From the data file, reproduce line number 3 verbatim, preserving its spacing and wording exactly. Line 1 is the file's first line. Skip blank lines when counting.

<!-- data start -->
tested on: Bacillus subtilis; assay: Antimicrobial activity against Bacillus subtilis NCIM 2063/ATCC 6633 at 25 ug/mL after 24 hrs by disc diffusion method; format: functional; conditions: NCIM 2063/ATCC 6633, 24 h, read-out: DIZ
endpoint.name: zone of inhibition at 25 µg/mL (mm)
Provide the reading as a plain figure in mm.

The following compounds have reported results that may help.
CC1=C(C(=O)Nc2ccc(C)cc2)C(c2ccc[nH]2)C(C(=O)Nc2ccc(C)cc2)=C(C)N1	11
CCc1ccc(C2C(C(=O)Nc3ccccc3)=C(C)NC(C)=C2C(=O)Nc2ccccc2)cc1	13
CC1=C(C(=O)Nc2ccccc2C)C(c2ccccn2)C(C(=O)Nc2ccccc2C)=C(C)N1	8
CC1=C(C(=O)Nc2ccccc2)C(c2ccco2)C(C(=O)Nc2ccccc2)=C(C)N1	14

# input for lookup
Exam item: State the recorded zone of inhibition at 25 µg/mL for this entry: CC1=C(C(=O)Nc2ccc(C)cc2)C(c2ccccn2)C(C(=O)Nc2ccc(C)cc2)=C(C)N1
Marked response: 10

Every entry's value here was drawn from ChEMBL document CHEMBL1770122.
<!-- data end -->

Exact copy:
Provide the reading as a plain figure in mm.